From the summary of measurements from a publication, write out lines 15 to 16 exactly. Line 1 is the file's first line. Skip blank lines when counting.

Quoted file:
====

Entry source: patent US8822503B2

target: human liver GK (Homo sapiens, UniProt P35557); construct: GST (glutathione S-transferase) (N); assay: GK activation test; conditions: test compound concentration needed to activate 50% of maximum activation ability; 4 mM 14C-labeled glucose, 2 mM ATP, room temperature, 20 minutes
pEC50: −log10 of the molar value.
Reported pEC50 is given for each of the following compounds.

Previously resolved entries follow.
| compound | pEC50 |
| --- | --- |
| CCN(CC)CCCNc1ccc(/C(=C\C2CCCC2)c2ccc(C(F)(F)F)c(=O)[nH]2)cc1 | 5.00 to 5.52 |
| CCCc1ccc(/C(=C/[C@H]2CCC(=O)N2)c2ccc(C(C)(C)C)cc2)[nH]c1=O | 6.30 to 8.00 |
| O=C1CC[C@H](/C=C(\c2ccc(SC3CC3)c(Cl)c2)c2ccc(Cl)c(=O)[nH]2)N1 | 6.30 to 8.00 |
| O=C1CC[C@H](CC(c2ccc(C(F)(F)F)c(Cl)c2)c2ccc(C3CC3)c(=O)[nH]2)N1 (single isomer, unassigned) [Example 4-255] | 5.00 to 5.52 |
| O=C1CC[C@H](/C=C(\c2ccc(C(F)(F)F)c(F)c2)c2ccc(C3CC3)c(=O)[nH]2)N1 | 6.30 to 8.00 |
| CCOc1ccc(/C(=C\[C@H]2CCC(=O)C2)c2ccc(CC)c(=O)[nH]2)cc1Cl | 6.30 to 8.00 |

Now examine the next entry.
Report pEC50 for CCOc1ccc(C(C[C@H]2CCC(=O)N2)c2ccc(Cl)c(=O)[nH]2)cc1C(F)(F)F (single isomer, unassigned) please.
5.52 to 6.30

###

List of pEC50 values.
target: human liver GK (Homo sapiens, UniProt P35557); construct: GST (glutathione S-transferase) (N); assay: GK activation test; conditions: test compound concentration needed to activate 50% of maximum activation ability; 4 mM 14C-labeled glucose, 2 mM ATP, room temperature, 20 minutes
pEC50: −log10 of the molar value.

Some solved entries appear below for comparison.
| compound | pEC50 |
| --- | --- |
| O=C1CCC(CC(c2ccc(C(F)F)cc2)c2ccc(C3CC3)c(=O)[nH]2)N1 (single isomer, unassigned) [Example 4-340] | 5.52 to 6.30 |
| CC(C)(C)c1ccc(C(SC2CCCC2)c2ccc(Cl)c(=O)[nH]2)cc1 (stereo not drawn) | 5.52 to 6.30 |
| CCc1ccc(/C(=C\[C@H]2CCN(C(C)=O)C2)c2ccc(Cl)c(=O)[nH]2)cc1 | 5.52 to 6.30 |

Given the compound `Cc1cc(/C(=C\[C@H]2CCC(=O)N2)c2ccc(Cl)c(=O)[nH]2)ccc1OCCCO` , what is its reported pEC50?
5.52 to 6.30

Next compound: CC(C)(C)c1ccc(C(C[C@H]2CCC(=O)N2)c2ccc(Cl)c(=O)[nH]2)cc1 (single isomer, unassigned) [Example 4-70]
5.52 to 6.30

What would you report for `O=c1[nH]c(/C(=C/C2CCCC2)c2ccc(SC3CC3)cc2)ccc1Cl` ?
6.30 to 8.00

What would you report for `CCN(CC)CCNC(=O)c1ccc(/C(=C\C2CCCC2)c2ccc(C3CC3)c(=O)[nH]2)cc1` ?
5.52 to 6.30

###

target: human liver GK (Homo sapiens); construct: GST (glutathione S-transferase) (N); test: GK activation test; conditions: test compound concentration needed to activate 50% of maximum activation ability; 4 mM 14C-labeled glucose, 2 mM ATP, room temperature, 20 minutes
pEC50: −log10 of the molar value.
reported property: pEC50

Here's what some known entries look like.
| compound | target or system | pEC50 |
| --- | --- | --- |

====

Report pEC50 for CCOc1ccc(C(C[C@H]2CCC(=O)N2)c2ccc(Cl)c(=O)[nH]2)cc1C(F)(F)F (single isomer, unassigned) please.
5.52 to 6.30